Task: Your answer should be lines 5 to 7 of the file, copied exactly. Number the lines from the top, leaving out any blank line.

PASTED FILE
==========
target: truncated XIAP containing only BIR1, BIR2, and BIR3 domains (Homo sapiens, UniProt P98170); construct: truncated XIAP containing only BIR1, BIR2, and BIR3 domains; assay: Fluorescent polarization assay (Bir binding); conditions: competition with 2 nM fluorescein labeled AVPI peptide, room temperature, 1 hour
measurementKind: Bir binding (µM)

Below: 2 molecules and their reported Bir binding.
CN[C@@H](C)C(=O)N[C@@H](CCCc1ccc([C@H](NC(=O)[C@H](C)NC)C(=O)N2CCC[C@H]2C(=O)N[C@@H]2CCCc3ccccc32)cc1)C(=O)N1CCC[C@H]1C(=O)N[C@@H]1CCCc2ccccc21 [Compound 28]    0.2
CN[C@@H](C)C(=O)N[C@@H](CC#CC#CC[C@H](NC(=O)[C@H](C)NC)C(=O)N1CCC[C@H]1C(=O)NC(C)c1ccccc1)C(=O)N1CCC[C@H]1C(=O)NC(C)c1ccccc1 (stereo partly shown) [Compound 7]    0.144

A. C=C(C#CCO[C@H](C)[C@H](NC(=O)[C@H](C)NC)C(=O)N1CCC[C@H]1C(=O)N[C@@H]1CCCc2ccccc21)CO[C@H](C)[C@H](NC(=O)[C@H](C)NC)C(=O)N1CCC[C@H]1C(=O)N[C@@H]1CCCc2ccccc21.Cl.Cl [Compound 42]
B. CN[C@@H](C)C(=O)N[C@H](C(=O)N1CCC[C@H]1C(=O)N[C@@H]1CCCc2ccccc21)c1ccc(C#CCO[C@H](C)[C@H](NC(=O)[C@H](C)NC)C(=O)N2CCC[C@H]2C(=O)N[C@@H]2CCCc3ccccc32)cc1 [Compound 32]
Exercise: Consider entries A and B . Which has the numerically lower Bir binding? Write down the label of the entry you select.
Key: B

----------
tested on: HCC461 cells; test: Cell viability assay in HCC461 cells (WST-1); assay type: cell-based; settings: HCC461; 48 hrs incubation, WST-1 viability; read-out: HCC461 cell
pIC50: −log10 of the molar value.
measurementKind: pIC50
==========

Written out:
CN[C@@H](C)C(=O)N[C@@H](CC#CC#CC[C@H](NC(=O)[C@H](C)NC)C(=O)N1CCC[C@H]1C(=O)NC(C)c1ccccc1)C(=O)N1CCC[C@H]1C(=O)NC(C)c1ccccc1 (stereo partly shown) [Compound 7]    0.144

A. C=C(C#CCO[C@H](C)[C@H](NC(=O)[C@H](C)NC)C(=O)N1CCC[C@H]1C(=O)N[C@@H]1CCCc2ccccc21)CO[C@H](C)[C@H](NC(=O)[C@H](C)NC)C(=O)N1CCC[C@H]1C(=O)N[C@@H]1CCCc2ccccc21.Cl.Cl [Compound 42]
B. CN[C@@H](C)C(=O)N[C@H](C(=O)N1CCC[C@H]1C(=O)N[C@@H]1CCCc2ccccc21)c1ccc(C#CCO[C@H](C)[C@H](NC(=O)[C@H](C)NC)C(=O)N2CCC[C@H]2C(=O)N[C@@H]2CCCc3ccccc32)cc1 [Compound 32]